Russia are finally set to arrive at a major tournament with some hope. Not since the dark-horse days of Euro 2008 and the emergence of Andrey Arshavin have they had such a capable, effective unit.
Lesson from qualifying
Trust in Slutsky. Russia’s chances were in peril for much of the campaign until the gloom of Fabio Capello was ditched in favour of the CSKA Moscow head coach. Slutsky was a revelation, guiding the team to four straight wins to seal their place.
Their attacking unit. Artem Dzyuba provides a challenge to any defence, and he’s ably supported by Roman Shirokov and the explosive Aleksandr Kokorin.
An ageing defence may struggle to contain Europe’s elite. The creaking centre-back pairing of Sergei Ignashevich and Vasili Berezutski performed well during qualifying, but they could be exposed against younger, quicker opponents.
Most likely to…
See their manager adopt a pained profile on the touchline – he’s renowned for it.
Least likely to…
See another in-form striker flop: Dzyuba surely won’t go the same way as Aleksandr Kerzhakov, who missed with all of his 14 efforts at Euro 2012.
What they hope will happen
Like most sides in this inflated tournament, Russia aim to come through the group and take their chances against whoever’s next.
What will happen
Second in Group B, Russia will defeat the Group F runners-up in Nice, before bowing out to hosts France in the last eight.
Key player - Roman Shirokov
Dzyuba and Kokorin may be charged with leading the line, but the exquisite playmaking ability of Shirokov will do much to determine Russia’s fate. The CSKA Moscow midfielder will control the tempo behind the forward line and has a canny ability to score when a goal is needed most.
Manager - Leonid Slutsky
The most gifted Russian coach of his generation retired from a career as a goalkeeper at 19 because of a knee injury he picked up while trying to rescue a cat from a tree.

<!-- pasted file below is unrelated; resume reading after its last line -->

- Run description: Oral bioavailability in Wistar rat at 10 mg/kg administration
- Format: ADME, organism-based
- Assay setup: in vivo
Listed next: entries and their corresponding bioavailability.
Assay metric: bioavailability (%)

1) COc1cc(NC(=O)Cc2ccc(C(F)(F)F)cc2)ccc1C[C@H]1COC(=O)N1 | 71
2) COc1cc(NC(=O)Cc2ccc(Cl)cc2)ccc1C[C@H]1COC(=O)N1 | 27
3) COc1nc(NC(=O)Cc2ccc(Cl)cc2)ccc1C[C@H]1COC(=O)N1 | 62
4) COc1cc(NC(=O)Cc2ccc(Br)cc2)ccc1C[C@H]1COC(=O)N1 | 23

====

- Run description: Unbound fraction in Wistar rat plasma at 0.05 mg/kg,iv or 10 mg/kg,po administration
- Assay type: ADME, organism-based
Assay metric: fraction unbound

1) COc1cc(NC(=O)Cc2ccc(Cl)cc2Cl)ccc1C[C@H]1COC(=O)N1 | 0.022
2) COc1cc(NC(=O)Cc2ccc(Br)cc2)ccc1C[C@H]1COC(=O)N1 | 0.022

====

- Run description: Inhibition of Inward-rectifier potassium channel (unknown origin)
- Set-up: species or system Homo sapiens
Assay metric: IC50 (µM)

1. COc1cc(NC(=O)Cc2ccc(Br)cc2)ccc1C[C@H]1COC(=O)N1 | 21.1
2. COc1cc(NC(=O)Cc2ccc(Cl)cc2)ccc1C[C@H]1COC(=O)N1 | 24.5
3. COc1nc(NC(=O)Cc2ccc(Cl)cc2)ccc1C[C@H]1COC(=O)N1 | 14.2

Q&A - Artem Dzyuba
What do you think of Group B?
It’s not the hardest, but also not the easiest. England are the favourites. They might not be among those fighting for the title, but they’re a strong side. With Wales, it’s obvious they’re built around Gareth Bale and, to a lesser extent, Aaron Ramsey. They’re dangerous, but there is no point going to the Euros if you’re afraid of Wales and Slovakia.
What was it like working with Fabio Capello? And has new coach Leonid Slutsky told the players how he had to retire from playing after falling out of a tree?
He always smiles when we talk about it. We laugh about how the branches weren’t able to hold his weight! Working with Fabio Capello wasn’t easy. At training camps we were always in our rooms. It wasn’t really a great atmosphere.
You’ve scored a lot of goals for Russia and Zenit. Are you feeling good going into the tournament?
It has given me a lot of confidence that Andre Villas-Boas and Leonid Slutsky believe in me. It really hurt that I didn’t play at Euro 2012 and the World Cup – they were two massive blows. It made me angry and I worked on my game even more to show I belong at this level.
Fixtures and results
June 12, England - Marseille, 3am
June 15, Slovakia - Lille, 9pm
June 21, Wales - Toulouse, 3am
HOW THEY QUALIFIED
Group G runners-up
vs Liechtenstein (H) 4-0
vs Sweden (A) 1-1
vs Moldova (H) 1-1
vs Austria (A) 0-1
vs Montenegro (A) 3-0*
vs Austria (H) 0-1
vs Sweden (H) 1-0
vs Liechtenstein (A) 7-0
vs Moldova (A) 2-1
vs Montenegro (H) 2-0
*Russia awarded 3-0 win after match abandoned
EUROPEAN CHAMPIONSHIP RECORD
1992 Group stage
1996 Group stage
2004 Group stage
2012 Group stage
Words Eliot Rothwell; Interview Richard van Poortvliet
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